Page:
Lymphocytes were labeled using whole blood (50 µL) and 20 µL of BD multitest 6-color TBNK reagent in Trucount tubes for 15 min. Red blood cells were lysed using fluorescence activated cell sorting lysing solution. Plasmablasts were assessed by a combination of monoclonal antibodies as CD45+CD19+CD38+++IgM− lymphocytes. Determination of lymphocyte subpopulations was performed with a FACSCanto II flow cytometer, and data analyzed by FACSCanto clinical software (BD Biosciences, San Jose, CA, USA).
Case Description and Follow-Up
A previously healthy 19-year-old woman taking oral contraceptives was diagnosed of right pulmonary thromoembolism (PTE). As other risk factors such as obesity, smoking or inherited thrombophilia were ruled out, she was investigated for aPL and resulted in positive titers of LA, aCL IgG, aB2GPI IgG and anti-phosphatidylserine/prothrombin (aPS/PT) IgG and IgM. Anti-nuclear antibodies (ANA), complement C3 or C4 consumption or other clinical signs associated to SLE were absent. She was diagnosed of Primary. APS and discharged with acenocoumarol and hydroxychloroquine. Two years later, she developed a new PTE despite adequate INR target. Acenocoumarol was discontinued, and treatment with Low Molecular Weight Heparin (LMWH) and low doses of aspirin were initiated. Four weeks later she was admitted again because of severe left iliofemoral vein thrombosis (VT).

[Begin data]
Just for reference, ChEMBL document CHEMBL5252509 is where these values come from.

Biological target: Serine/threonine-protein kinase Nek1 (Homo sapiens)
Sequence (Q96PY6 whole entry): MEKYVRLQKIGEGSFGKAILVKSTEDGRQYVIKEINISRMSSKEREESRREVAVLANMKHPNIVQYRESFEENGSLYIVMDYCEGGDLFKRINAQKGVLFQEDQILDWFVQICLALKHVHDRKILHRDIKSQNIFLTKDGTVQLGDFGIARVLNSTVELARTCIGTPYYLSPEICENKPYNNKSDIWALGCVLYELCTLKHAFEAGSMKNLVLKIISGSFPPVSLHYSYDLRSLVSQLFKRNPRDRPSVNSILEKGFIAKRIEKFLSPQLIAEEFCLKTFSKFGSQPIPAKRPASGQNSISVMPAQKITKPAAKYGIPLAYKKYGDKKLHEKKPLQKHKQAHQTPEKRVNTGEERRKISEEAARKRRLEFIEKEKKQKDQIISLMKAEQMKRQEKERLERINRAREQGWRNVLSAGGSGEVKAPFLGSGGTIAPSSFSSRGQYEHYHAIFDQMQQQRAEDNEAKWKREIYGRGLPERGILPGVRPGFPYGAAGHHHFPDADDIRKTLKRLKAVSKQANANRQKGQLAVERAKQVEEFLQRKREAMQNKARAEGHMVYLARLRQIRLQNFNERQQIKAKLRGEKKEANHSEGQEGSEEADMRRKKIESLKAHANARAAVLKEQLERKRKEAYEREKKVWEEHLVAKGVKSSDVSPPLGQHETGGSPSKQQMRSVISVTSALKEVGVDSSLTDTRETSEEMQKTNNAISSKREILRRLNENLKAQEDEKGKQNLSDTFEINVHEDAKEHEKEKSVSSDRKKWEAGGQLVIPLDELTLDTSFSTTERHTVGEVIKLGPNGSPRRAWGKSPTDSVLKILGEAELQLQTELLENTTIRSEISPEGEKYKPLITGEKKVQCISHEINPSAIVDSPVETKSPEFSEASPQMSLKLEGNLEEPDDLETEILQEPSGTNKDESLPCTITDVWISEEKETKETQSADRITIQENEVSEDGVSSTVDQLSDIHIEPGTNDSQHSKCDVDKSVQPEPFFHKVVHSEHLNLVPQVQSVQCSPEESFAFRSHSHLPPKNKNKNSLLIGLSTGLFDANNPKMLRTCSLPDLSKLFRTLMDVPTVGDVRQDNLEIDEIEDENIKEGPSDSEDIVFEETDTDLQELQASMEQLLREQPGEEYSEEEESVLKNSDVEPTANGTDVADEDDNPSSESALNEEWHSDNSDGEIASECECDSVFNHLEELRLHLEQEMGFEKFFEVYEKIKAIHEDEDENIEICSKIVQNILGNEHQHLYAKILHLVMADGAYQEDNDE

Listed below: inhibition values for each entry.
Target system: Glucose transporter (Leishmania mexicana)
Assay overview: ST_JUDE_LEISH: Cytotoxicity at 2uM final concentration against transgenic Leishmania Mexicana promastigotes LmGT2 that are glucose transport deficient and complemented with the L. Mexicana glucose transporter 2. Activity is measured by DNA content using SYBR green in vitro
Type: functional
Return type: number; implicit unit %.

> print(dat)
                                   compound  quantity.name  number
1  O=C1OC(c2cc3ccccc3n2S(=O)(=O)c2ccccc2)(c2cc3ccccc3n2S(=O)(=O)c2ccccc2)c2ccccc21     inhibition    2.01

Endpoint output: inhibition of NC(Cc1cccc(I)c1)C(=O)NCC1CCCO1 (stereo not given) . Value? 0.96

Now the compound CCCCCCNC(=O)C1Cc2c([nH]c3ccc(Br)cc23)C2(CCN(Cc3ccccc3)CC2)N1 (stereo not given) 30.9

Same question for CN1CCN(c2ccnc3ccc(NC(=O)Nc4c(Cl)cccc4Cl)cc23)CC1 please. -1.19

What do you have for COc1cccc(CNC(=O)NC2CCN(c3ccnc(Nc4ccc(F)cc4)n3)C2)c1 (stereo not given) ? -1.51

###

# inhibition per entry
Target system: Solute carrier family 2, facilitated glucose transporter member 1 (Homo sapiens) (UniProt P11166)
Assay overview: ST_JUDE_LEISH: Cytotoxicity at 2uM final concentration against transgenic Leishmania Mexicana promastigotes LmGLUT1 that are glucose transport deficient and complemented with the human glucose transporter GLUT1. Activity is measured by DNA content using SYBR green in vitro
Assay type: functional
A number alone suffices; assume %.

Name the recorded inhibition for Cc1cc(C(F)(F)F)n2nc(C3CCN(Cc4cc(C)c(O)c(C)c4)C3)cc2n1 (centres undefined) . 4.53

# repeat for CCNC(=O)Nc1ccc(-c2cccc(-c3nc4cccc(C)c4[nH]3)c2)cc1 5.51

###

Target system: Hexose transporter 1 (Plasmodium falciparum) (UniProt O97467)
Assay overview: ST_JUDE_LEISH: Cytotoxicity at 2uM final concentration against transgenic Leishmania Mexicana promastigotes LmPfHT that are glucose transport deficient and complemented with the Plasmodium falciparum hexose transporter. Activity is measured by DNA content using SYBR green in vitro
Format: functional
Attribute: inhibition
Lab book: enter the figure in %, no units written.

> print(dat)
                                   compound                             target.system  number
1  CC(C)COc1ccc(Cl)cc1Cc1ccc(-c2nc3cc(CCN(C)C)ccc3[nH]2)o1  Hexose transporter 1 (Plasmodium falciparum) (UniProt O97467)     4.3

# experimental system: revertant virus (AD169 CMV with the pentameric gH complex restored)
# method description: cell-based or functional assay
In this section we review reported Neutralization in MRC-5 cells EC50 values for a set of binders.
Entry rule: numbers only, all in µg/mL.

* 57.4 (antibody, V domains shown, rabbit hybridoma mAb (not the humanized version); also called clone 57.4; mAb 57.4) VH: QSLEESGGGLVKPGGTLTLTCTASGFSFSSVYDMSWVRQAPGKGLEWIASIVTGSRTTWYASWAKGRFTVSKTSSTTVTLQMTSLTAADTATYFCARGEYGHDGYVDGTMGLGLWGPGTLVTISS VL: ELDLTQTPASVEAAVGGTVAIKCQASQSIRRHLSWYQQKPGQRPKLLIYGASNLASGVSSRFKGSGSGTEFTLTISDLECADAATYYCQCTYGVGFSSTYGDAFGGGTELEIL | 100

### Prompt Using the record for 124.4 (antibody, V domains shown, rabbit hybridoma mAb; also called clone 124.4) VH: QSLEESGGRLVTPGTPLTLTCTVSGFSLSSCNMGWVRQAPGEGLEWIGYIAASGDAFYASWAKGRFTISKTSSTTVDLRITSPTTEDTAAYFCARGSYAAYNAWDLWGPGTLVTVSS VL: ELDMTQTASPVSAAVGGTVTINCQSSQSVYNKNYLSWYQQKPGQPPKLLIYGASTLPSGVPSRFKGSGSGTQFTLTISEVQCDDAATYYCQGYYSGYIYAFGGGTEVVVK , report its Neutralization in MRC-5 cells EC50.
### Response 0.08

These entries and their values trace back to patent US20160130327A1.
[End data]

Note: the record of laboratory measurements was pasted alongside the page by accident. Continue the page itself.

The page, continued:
On admission, we switched LMWH to parenteral sodium heparin with well-documented therapeutic anticoagulant activity. On day 1 she began with dyspnea and desaturation. A pulmonary angioCT scan demonstrated the presence of PTE. On day 2, she worsened clinically, and a new angioCT scan demonstrated the growth of the pulmonary thrombus.
To address this worsening clinical picture, we planned a sequential treatment regimen based on two-dose plasmaphereses (days −9 & −8 before the start of treatment with daratumumab) with albumin as reposition, 20 g IVIG (day −4) as a single replacement therapy after plasmapheresis and 4 doses of anti-CD38 daratumumab on days 0, + 7, +14 & +20. The first dose of daratumumab consisted of 8 mg/kg. In the second, third and fourth infusions, 16 mg/kg were administered. The patient experienced a clear improvement of symptoms and signs of VT and PTE from day +1 and could be discharged later on with a therapeutic regimen of subcutaneous enoxaparin (day +8). The overall tolerability of the treatment was adequate. She only developed mild diarrhea with the infusions and one upper respiratory tract infection.